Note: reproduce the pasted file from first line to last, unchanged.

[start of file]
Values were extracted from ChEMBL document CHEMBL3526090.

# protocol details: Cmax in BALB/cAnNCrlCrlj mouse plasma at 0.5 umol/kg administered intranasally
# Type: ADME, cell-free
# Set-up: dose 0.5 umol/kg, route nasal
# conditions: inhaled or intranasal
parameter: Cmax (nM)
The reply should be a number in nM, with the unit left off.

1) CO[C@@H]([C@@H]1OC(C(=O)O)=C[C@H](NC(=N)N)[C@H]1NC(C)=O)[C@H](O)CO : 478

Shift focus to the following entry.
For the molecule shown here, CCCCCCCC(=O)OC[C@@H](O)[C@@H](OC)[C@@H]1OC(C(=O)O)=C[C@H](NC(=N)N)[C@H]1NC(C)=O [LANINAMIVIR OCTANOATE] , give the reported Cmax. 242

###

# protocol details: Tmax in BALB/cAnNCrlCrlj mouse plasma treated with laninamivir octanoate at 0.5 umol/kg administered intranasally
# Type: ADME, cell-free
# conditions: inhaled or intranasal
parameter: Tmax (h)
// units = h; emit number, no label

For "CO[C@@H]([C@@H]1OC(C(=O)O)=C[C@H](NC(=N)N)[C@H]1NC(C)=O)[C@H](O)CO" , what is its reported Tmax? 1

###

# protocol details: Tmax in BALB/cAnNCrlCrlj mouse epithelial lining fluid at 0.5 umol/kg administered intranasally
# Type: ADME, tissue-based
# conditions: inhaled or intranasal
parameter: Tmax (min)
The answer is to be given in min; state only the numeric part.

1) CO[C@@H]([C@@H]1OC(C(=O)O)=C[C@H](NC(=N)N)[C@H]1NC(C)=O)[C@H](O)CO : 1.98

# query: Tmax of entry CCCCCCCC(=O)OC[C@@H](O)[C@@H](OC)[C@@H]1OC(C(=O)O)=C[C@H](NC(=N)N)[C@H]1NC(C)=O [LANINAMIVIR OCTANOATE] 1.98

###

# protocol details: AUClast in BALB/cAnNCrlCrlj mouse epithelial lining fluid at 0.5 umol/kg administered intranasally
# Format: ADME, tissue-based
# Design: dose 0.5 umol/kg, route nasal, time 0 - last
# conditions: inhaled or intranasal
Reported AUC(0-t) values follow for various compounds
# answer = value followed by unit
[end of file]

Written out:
Values were extracted from ChEMBL document CHEMBL3526090.

# protocol details: Cmax in BALB/cAnNCrlCrlj mouse plasma at 0.5 umol/kg administered intranasally
# Type: ADME, cell-free
# Set-up: dose 0.5 umol/kg, route nasal
# conditions: inhaled or intranasal
parameter: Cmax (nM)
The reply should be a number in nM, with the unit left off.

1) CO[C@@H]([C@@H]1OC(C(=O)O)=C[C@H](NC(=N)N)[C@H]1NC(C)=O)[C@H](O)CO : 478

Shift focus to the following entry.
For the molecule shown here, CCCCCCCC(=O)OC[C@@H](O)[C@@H](OC)[C@@H]1OC(C(=O)O)=C[C@H](NC(=N)N)[C@H]1NC(C)=O [LANINAMIVIR OCTANOATE] , give the reported Cmax. 242

###

# protocol details: Tmax in BALB/cAnNCrlCrlj mouse plasma treated with laninamivir octanoate at 0.5 umol/kg administered intranasally
# Type: ADME, cell-free
# conditions: inhaled or intranasal
parameter: Tmax (h)
// units = h; emit number, no label

For "CO[C@@H]([C@@H]1OC(C(=O)O)=C[C@H](NC(=N)N)[C@H]1NC(C)=O)[C@H](O)CO" , what is its reported Tmax? 1

###

# protocol details: Tmax in BALB/cAnNCrlCrlj mouse epithelial lining fluid at 0.5 umol/kg administered intranasally
# Type: ADME, tissue-based
# conditions: inhaled or intranasal
parameter: Tmax (min)
The answer is to be given in min; state only the numeric part.

1) CO[C@@H]([C@@H]1OC(C(=O)O)=C[C@H](NC(=N)N)[C@H]1NC(C)=O)[C@H](O)CO : 1.98

# query: Tmax of entry CCCCCCCC(=O)OC[C@@H](O)[C@@H](OC)[C@@H]1OC(C(=O)O)=C[C@H](NC(=N)N)[C@H]1NC(C)=O [LANINAMIVIR OCTANOATE] 1.98

###

# protocol details: AUClast in BALB/cAnNCrlCrlj mouse epithelial lining fluid at 0.5 umol/kg administered intranasally
# Format: ADME, tissue-based
# Design: dose 0.5 umol/kg, route nasal, time 0 - last
# conditions: inhaled or intranasal
Reported AUC(0-t) values follow for various compounds
# answer = value followed by unit